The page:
Kyiv Committee Presentations on Maidan Events

Categories: Kyiv News,News


The Kyiv Committee of CSCI co-presented two May events at the Ukrainian Institute of Modern Art (UIMA) in Chicago on the impact of recent events in Ukraine, specifically on the protests at the Maidan in Kyiv.


On May 10, a public meeting was held with Ukrainian-born American George Sajewych, former journalist and producer of Voice of America, ​​ who was severely beaten during a protest at the Maidan. Sajewych shared his experiences at the Maidan and his views on the current situation in Ukraine. At the event, Kyiv Committee Chair Vera Eliashevsky presented Sajewych with a letter of recognition from Mayor Rahm Emanuel.

A volunteer with the self-defense units protecting the protesters, Sajewych was badly injured during the violent anti-Maidan crackdown on February 18. Saved by the motorcycle helmet he was wearing, and suffering from a broken arm and a concussion, George underwent surgery and was treated in a hospital in Kyiv.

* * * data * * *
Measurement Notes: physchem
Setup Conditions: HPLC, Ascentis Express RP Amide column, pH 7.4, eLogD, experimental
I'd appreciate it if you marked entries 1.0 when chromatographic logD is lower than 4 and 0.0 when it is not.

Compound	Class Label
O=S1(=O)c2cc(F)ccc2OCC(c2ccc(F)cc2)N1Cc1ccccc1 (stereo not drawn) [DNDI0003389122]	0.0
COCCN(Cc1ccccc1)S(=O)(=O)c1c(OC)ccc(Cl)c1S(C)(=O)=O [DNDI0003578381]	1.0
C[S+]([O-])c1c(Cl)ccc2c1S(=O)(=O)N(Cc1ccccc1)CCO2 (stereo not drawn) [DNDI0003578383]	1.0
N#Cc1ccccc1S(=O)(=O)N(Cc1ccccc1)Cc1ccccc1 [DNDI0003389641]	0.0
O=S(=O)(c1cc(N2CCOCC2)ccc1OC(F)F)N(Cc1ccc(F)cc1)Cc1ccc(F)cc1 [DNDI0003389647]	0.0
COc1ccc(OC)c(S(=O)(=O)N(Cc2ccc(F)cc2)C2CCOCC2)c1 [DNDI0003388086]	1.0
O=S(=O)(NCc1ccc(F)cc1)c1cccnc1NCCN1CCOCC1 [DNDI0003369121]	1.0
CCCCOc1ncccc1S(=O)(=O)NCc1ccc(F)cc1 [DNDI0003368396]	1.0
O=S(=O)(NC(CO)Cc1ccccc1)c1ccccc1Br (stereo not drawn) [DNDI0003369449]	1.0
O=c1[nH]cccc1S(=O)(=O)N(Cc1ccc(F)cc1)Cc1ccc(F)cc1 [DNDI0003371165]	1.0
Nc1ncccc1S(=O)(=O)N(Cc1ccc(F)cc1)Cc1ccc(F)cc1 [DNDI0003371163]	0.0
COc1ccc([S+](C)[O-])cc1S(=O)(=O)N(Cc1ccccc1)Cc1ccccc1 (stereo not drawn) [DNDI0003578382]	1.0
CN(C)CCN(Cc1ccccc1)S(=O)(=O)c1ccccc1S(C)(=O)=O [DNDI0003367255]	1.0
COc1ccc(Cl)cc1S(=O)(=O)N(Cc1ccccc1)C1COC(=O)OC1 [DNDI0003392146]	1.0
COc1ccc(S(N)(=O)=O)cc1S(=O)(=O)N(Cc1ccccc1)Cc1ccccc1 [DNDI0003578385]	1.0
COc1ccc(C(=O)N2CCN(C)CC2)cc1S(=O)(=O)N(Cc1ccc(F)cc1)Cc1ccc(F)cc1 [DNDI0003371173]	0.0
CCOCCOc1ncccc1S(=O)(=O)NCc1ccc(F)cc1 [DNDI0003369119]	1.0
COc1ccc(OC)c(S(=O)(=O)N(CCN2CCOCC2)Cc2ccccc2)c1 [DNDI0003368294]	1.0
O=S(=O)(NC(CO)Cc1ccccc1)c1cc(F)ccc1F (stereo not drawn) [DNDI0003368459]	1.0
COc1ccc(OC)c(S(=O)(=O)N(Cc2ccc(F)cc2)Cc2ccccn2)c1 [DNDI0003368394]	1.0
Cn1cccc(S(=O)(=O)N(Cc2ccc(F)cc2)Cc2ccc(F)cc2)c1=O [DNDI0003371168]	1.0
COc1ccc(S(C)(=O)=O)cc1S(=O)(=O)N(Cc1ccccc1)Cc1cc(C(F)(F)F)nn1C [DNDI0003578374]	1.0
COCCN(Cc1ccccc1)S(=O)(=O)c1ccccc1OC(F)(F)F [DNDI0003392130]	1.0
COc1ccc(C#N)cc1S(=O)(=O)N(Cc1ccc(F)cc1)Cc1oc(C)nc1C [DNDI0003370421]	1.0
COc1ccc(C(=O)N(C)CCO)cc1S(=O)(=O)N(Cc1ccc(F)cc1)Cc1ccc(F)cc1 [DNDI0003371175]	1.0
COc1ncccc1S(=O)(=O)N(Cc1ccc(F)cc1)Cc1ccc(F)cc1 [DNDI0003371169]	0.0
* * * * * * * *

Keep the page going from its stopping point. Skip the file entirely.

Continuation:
Prior to retirement, George was a journalist and producer with Voice of America and a professional interpreter for U.S. delegations to Ukraine. He had served as interpreter for President Clinton, Vice President Gore, Secretaries of State Christopher and Baker and for numerous other U.S. officials and delegations.

The meeting was presented with the Chicago Business & Professional Group and the UIMA.


On May 17, Dr. Natalia Moussienko, Ukrainian philosopher and Fulbright scholar, gave a presentation and lecture on the works of art inspired by and created during the Maidan revolution.

Fires, burning tires, barricades, celebrations, flowers, music and expressions of love and anger, are some of the scenes that led to a national uprising that were depicted in the art presentation by Dr. Moussienko. For many of the protesters, the images of the revolution were just as important as the scenes of the revolution itself.

In the span of three months (November 21 – February 22) the city’s main square was transformed into a work of art. Everywhere she turned she saw graffiti, murals, photos, posters, sculptures, installations, performance art, rock concerts and even perpetual piano performances, which continues to this day.

“No other country has seen this style of revolution – a revolution of creativity, a revolution that made artists of ordinary Ukrainians, and patriots of ordinary artists”, stated Natalia Moussienko.

The event was presented with the Ukrainian National Women’s League of America Branch 85 and the UIMA.